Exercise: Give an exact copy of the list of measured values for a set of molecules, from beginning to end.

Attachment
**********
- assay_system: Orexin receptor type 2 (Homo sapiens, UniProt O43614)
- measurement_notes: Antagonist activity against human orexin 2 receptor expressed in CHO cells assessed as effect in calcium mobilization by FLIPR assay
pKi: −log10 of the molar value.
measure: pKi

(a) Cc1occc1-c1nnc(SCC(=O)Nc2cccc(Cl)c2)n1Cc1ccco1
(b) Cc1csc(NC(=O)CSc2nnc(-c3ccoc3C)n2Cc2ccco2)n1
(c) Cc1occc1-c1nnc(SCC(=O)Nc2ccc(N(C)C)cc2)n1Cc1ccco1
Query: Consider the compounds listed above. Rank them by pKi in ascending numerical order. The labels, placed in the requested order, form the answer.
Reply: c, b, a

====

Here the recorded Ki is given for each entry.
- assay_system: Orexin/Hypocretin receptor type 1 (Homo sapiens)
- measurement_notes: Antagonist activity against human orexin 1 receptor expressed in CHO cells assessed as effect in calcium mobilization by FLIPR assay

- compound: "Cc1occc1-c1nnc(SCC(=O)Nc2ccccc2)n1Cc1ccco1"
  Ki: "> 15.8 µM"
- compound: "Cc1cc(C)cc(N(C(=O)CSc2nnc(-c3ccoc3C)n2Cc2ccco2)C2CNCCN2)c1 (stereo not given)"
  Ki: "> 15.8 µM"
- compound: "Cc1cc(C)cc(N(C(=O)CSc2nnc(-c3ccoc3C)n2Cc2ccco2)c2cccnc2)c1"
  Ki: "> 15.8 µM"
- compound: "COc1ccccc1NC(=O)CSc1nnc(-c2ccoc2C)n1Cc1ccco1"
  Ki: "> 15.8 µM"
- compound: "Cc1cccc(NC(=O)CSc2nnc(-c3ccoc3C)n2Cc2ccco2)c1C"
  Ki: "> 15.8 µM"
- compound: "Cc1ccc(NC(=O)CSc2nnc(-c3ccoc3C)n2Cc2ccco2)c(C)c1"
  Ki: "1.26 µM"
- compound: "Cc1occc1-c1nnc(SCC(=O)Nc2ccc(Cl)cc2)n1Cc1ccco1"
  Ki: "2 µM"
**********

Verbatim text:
- assay_system: Orexin receptor type 2 (Homo sapiens, UniProt O43614)
- measurement_notes: Antagonist activity against human orexin 2 receptor expressed in CHO cells assessed as effect in calcium mobilization by FLIPR assay
pKi: −log10 of the molar value.
measure: pKi

(a) Cc1occc1-c1nnc(SCC(=O)Nc2cccc(Cl)c2)n1Cc1ccco1
(b) Cc1csc(NC(=O)CSc2nnc(-c3ccoc3C)n2Cc2ccco2)n1
(c) Cc1occc1-c1nnc(SCC(=O)Nc2ccc(N(C)C)cc2)n1Cc1ccco1
Query: Consider the compounds listed above. Rank them by pKi in ascending numerical order. The labels, placed in the requested order, form the answer.
Reply: c, b, a

====

Here the recorded Ki is given for each entry.
- assay_system: Orexin/Hypocretin receptor type 1 (Homo sapiens)
- measurement_notes: Antagonist activity against human orexin 1 receptor expressed in CHO cells assessed as effect in calcium mobilization by FLIPR assay

- compound: "Cc1occc1-c1nnc(SCC(=O)Nc2ccccc2)n1Cc1ccco1"
  Ki: "> 15.8 µM"
- compound: "Cc1cc(C)cc(N(C(=O)CSc2nnc(-c3ccoc3C)n2Cc2ccco2)C2CNCCN2)c1 (stereo not given)"
  Ki: "> 15.8 µM"
- compound: "Cc1cc(C)cc(N(C(=O)CSc2nnc(-c3ccoc3C)n2Cc2ccco2)c2cccnc2)c1"
  Ki: "> 15.8 µM"
- compound: "COc1ccccc1NC(=O)CSc1nnc(-c2ccoc2C)n1Cc1ccco1"
  Ki: "> 15.8 µM"
- compound: "Cc1cccc(NC(=O)CSc2nnc(-c3ccoc3C)n2Cc2ccco2)c1C"
  Ki: "> 15.8 µM"
- compound: "Cc1ccc(NC(=O)CSc2nnc(-c3ccoc3C)n2Cc2ccco2)c(C)c1"
  Ki: "1.26 µM"
- compound: "Cc1occc1-c1nnc(SCC(=O)Nc2ccc(Cl)cc2)n1Cc1ccco1"
  Ki: "2 µM"